Professor Noam Greenberg Becomes Fellow of the Royal Society of New Zealand

17 Nov 2017 - 15:24:00 in Achievement
Five Victoria University of Wellington researchers, including Professor Noam Greenberg from the School of Mathematics and Statistics, have been made fellows of the Royal Society Te Apārangi, announced today.

Fellows have to be nominated and the nominations are then assessed against a number of criteria by a discipline-based evaluation panel. Victoria academics make up five of the 16 new fellows.


Provost Professor Wendy Larner, who is the incoming president of the Royal Society, says the University is proud to see its leading academics recognised for their contributions in this way.

“It is fantastic to see the Victoria fellows coming from across a range of disciplines. It is a real testament to our research strength across the board.”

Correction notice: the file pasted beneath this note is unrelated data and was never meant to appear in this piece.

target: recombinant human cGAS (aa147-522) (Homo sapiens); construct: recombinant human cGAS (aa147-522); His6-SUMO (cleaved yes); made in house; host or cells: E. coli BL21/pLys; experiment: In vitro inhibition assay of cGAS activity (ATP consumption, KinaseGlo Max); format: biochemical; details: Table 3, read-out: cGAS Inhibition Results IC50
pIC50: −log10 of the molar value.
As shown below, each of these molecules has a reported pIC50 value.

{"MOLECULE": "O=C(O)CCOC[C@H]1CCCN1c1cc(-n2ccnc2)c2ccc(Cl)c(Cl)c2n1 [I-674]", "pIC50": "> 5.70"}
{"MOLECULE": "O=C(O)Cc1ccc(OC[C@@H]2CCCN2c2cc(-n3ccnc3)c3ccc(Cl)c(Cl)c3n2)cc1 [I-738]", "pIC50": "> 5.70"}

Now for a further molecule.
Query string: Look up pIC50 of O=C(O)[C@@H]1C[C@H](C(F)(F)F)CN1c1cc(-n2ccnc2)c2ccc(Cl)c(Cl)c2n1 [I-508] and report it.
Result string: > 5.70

The new fellows and their research are as follows.

Professor Noam Greenberg’s research interests include computability theory, algorithmic randomness, reverse mathematics, higher recursion theory, computable model theory, and set theory. Read more here:

Professor Charlotte Macdonald’s research focuses on 19th colonies and empires, New Zealand history, gender and women's history, the cultural history of bodies and modernity, sport and spectating. Read more at:

Professor Mengjie Zhang’s research focuses on artificial intelligence, machine learning, and big data/data mining, particularly evolutionary computation and learning, genetic programming, large scale feature selection and big dimensionality reduction, intelligent computer vision and image processing, planning/scheduling and combinatorial optimisation, and deep learning and transfer learning. Read more about his research here:

Professor Tony Ward’s current research projects include explanation and inquiry in research and practice; normative issues in forensic and clinical practice including restorative justice and therapeutic jurisprudence; and change processes in the psychopathology and forensic/correctional domains. Read more here:

Professor Miriam Meyerhoff’s current research focuses on language variation and change, language contact, Vanuatu languages, and language and gender. Read more here: